Teen victim touts law targeting sexual predators

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Legislators and advocates said the funding is needed so law-enforcement agencies can combat the growing child-pornography industry, estimated at $15 billion to $25 billion.

“The Internet connected up virtually every pedophile in the world. That didn’t just create a massive chat room, it created a marketplace,” said Grier Weeks, executive director of the National Association to Protect Children.

State Sen. Robert Creigh Deeds, Bath County Democrat, introduced similar legislation in the Senate, where it passed out of the Senate Courts of Justice committee yesterday afternoon and now heads to the Senate Finance Committee.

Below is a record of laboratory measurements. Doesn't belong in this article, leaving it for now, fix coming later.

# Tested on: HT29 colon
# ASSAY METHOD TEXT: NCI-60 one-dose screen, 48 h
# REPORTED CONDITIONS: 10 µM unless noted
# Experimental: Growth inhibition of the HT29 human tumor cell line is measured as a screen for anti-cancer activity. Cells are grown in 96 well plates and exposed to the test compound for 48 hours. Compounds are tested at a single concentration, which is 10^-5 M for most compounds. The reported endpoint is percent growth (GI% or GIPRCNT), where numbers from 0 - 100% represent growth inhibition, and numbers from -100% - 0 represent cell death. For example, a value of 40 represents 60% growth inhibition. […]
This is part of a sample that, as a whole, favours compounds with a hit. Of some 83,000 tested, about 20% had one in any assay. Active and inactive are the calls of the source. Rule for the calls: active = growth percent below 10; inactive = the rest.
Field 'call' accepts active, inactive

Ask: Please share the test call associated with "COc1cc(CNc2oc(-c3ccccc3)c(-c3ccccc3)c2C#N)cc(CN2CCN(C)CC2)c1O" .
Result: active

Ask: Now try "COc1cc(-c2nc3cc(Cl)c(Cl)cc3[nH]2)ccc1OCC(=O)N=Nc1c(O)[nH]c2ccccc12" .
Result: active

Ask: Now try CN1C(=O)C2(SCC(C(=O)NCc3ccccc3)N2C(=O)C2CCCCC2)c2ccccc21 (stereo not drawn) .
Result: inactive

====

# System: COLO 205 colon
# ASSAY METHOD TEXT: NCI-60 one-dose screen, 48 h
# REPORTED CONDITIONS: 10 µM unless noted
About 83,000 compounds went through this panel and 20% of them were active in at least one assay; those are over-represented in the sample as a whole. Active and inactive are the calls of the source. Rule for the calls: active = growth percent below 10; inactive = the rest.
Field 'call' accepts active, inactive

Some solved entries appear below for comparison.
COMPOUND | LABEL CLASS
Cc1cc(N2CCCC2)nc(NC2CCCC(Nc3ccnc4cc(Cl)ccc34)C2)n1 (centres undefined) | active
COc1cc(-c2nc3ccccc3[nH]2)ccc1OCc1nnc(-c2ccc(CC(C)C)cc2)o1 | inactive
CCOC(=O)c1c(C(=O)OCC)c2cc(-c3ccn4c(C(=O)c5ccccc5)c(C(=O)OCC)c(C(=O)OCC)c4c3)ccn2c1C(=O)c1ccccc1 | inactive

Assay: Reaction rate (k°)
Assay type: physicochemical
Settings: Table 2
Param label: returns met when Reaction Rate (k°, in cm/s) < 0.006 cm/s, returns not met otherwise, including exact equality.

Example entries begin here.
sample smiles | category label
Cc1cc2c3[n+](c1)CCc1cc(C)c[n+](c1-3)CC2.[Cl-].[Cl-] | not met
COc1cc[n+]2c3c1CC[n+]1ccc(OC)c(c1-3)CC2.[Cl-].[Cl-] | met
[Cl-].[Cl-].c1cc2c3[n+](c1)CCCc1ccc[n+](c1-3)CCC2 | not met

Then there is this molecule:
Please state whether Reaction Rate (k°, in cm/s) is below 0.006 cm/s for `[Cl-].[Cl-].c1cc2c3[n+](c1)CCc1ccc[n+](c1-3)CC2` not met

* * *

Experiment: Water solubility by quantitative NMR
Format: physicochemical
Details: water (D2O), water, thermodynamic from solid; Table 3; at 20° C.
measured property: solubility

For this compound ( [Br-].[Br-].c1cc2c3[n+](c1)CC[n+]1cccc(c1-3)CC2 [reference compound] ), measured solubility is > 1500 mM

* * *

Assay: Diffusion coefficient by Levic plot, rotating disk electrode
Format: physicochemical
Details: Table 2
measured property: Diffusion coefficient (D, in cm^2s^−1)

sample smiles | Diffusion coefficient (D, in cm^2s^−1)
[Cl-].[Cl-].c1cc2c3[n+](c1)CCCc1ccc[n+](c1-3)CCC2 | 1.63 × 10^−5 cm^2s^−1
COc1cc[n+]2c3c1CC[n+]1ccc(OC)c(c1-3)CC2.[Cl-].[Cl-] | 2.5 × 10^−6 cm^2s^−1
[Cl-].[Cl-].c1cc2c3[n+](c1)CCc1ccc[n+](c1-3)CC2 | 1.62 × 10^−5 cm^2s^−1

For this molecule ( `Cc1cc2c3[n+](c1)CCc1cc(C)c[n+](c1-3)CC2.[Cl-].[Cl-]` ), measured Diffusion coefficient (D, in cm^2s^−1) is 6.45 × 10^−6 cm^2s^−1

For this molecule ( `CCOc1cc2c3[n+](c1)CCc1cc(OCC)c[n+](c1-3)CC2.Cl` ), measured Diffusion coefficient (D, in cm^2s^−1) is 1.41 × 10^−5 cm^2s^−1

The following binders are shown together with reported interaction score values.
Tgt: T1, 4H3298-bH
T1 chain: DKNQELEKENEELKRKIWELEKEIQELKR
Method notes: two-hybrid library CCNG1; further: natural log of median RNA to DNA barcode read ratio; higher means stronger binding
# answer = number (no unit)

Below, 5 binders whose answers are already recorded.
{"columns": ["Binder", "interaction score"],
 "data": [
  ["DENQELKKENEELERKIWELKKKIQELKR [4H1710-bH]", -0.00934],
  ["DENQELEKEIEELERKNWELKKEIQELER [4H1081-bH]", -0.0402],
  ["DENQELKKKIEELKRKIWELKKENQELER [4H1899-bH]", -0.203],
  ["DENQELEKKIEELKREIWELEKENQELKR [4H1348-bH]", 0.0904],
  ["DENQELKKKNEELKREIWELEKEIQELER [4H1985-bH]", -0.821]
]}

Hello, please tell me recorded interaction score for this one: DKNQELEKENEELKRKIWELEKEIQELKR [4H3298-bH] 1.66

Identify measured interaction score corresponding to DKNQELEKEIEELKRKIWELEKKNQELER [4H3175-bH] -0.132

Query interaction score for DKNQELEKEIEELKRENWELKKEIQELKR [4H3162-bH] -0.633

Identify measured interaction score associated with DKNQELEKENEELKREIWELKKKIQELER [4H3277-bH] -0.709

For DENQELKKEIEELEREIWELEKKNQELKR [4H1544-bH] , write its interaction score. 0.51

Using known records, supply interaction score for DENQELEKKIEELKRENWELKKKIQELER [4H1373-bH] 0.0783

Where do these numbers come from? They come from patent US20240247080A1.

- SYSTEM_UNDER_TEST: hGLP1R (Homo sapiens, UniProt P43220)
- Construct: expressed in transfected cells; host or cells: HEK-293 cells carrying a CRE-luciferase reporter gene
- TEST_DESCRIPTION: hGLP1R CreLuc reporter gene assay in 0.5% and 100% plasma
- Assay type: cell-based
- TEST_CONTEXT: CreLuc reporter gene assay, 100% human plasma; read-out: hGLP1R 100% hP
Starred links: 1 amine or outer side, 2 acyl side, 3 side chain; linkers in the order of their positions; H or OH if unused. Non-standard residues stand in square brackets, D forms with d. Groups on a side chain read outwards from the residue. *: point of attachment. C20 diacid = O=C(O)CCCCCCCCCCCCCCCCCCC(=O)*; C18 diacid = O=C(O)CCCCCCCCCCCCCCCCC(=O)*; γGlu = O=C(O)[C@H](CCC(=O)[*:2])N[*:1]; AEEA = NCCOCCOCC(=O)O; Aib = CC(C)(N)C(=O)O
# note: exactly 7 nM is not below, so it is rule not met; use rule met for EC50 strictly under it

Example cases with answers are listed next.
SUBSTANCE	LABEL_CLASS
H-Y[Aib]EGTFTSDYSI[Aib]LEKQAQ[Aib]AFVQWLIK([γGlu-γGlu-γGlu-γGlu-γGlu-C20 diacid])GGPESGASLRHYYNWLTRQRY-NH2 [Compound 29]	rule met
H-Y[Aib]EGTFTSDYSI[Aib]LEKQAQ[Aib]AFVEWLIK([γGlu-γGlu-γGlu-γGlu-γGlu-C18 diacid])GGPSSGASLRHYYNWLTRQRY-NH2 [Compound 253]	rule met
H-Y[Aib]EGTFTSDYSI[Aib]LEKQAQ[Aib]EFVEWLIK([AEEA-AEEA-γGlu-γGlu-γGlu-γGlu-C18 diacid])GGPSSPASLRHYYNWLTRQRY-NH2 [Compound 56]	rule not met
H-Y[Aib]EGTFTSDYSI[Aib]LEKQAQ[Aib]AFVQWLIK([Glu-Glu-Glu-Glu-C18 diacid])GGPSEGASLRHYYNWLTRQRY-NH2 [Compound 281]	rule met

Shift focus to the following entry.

Mr. Deeds and Mr. Moran both are running for their party’s nomination for governor next year.

Supporters acknowledged that it would be difficult to secure the funding, given the bleak budget outlook and competing needs, such as reforming the state’s mental health system in the wake of April’s deadly shootings at Virginia Tech.

On the House side, Mr. Moran’s bill is co-sponsored by Delegate Beverly Sherwood, Winchester Republican, a member of the House Appropriations committee and one of the legislators who will determine the final two-year spending plan this session.

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